Built-in dog crate area. A pet door to the yard would make it ideal.

A young dog should be placed in its crate whenever it cannotbe supervised.
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This article follows on from that and discusses how NOT to use a dog crate, the times a dog should not be crated and in some cases, dogs that should never be crated at all.
How clever is this repurposed crib turned into a dog crate from My Love 2 Create.
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There are extenuating circumstances for everything and no right or wrong answer. Since the dogs cannot tell us if they hate the crate during the day, why chewing the shoe was the right thing to do, and so much more, we base a lot of it on personal feelings and assumptions. When the dogs start talking back, then a lot of things will require a new approach! An old dresser I converted to Dog crate More
Photo provided by FlickrIf your schedule is too hectic to allow your dog ample time outside his crate,  or  service.
Photo provided by FlickrThe last thing you want is to make the crate an aversive environment for your dog.
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Crating In The Car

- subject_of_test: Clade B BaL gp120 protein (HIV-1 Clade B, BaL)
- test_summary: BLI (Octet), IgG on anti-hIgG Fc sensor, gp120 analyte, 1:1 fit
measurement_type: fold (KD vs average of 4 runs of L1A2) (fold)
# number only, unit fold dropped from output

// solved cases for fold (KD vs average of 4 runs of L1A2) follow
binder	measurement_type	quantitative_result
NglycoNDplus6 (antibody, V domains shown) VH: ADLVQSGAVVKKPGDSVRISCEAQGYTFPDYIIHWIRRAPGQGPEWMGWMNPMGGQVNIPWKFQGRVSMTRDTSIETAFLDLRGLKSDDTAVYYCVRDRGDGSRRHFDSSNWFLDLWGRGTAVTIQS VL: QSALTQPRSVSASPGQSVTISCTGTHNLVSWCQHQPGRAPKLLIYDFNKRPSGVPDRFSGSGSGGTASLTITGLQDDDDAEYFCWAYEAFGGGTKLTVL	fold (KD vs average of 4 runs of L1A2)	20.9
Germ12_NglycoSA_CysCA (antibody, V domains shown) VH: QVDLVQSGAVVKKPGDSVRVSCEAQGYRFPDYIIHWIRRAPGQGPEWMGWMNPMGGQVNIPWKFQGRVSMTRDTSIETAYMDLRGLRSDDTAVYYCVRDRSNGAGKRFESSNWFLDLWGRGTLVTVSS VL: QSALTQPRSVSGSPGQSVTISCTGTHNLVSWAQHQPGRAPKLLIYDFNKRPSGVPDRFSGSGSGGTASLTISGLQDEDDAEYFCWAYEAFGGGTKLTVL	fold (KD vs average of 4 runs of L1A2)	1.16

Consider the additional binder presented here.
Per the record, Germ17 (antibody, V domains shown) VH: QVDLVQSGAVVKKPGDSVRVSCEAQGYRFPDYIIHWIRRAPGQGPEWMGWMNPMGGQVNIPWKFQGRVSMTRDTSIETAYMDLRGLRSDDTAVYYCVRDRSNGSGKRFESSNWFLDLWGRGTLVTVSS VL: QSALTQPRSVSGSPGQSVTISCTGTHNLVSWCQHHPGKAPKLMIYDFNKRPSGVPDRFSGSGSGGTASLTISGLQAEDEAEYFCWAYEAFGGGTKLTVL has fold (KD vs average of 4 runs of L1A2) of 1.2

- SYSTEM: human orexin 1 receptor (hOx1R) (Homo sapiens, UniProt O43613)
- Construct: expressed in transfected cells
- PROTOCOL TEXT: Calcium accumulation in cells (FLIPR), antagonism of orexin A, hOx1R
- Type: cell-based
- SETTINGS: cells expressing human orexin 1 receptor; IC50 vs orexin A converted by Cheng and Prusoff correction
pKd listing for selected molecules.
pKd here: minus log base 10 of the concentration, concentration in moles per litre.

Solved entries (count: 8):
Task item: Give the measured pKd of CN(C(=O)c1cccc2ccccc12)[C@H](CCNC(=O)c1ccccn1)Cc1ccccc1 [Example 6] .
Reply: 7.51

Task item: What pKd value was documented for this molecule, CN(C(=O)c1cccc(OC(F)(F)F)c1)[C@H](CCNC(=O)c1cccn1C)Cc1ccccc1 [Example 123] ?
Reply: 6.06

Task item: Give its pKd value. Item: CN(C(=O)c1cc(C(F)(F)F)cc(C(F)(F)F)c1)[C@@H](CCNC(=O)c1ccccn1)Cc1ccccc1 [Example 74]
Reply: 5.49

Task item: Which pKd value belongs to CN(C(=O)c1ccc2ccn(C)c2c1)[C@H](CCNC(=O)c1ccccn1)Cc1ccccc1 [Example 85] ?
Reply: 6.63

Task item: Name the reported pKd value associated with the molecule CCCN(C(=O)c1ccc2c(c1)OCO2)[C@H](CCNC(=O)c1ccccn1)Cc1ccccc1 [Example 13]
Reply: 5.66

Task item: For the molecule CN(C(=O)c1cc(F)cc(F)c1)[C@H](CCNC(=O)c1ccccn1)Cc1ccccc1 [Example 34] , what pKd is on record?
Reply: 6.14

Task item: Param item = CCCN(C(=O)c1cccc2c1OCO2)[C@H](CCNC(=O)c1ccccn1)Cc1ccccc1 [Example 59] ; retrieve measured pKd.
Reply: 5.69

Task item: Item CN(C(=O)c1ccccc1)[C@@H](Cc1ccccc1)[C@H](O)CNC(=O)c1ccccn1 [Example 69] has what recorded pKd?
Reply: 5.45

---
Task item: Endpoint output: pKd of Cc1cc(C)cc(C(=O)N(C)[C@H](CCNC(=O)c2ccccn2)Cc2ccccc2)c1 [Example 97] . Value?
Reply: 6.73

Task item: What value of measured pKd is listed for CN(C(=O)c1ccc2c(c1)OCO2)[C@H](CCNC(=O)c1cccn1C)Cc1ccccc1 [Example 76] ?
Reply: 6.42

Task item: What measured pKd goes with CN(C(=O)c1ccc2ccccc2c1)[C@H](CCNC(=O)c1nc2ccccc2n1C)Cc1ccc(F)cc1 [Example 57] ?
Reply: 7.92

Keeping the puppy/dog safe in the car is another reason to crate train. Nobodylikes to think of what would happen if they were in a car accident. Car doorscan fly open and the dog, if uncrated, stands a good chance of leaping out intotraffic and getting hit by a car or running off because they are scared. If youhave your dog crated in the car when in an accident the dog may get bangedaround but the crate will most likely protect the dog from being hit, may helpcontain the dog in the car itself, and will keep him from being lost if the cardoors fly open even if the crate is expelled from the car. If you are hurt inthe accident the emergency services people are more likely keep your dog safeand contained if the dog is in a crate and they can easily transport the dog toa safe area. Copyright 1995-96.A crate is a portable "kennel" that is just large enough to containthe dog it is intended for, made of either metal or plastic. "Crating" is the practice of using this kennel for training purposes, usually in housetraining and houseproofing a dog.*Never crate a dog with a choke collar on.Dogs can choke themselves to death. It's probably a good idea to remove anycollar while the dog is in the crate. The crate should be large enough for the dog to lie down, stand up andturn around in comfortably, but not large enough for the dog torelieve itself at one end and sleep at the other. You may buy a cratesized for an adult dog and block off part of it with a chew-proofobstacle until the dog grows into it, or you may buy a succession ofcrates as the dog grows.Wire cages are not as appealing to dogs that like the safe, enclosednature of a crate, but they have better ventilation for use in warmplaces. You might, for example, have a plastic crate in your houseand a wire one for the car. Since many models fold up, they are alsooften easier to transport and store.If a dog is taught through positive to love the crate, the crate becomes his own private and safe place, much like a bedroom for a child. The crate or kennel is somewhere the dog can go and not be bothered; it's a perfect destination when the dog is tired or nervous. Dogs have a natural instinct to be in a den. Many dogs take to a crate very easily.